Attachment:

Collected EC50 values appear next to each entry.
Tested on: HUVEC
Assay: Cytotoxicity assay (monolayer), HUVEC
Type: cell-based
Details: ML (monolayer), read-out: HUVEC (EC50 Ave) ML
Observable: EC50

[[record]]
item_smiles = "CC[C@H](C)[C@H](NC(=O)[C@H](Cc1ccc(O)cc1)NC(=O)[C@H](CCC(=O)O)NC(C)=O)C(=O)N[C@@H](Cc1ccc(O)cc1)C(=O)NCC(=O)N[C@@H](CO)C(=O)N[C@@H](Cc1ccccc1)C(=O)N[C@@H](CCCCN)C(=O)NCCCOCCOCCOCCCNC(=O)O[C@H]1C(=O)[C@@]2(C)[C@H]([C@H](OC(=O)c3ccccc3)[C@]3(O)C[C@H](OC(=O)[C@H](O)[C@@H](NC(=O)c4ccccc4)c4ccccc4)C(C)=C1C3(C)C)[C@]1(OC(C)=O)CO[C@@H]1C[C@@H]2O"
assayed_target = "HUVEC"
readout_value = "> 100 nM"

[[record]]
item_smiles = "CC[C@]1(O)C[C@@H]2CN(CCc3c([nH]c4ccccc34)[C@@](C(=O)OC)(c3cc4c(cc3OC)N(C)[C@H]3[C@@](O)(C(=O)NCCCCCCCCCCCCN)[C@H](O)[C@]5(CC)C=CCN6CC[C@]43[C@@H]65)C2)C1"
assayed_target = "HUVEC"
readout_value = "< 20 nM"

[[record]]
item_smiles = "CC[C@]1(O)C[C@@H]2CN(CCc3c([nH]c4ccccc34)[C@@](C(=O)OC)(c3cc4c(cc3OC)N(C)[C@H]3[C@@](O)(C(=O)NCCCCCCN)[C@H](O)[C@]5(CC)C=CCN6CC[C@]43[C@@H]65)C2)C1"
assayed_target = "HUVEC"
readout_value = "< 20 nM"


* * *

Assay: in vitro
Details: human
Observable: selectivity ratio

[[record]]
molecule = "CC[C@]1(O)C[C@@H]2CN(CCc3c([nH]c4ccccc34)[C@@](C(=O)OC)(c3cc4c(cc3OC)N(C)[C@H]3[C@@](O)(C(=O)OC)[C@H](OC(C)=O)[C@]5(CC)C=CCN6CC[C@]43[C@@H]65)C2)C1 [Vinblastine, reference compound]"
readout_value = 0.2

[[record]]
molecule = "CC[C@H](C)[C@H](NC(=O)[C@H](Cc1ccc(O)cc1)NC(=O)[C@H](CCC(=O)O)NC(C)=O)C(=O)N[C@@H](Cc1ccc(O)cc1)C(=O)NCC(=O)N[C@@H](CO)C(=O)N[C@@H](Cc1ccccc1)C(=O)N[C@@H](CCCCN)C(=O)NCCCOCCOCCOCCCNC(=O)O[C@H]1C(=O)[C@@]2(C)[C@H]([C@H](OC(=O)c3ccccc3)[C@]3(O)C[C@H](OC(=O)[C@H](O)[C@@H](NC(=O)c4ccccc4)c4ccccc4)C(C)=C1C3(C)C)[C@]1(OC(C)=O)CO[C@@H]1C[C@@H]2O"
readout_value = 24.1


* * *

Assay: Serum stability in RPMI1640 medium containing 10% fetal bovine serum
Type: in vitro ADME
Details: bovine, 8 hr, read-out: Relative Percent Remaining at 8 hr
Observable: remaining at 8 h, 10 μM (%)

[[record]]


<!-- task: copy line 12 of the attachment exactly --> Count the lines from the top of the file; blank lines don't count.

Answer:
item_smiles = "CC[C@]1(O)C[C@@H]2CN(CCc3c([nH]c4ccccc34)[C@@](C(=O)OC)(c3cc4c(cc3OC)N(C)[C@H]3[C@@](O)(C(=O)NCCCCCCCCCCCCN)[C@H](O)[C@]5(CC)C=CCN6CC[C@]43[C@@H]65)C2)C1"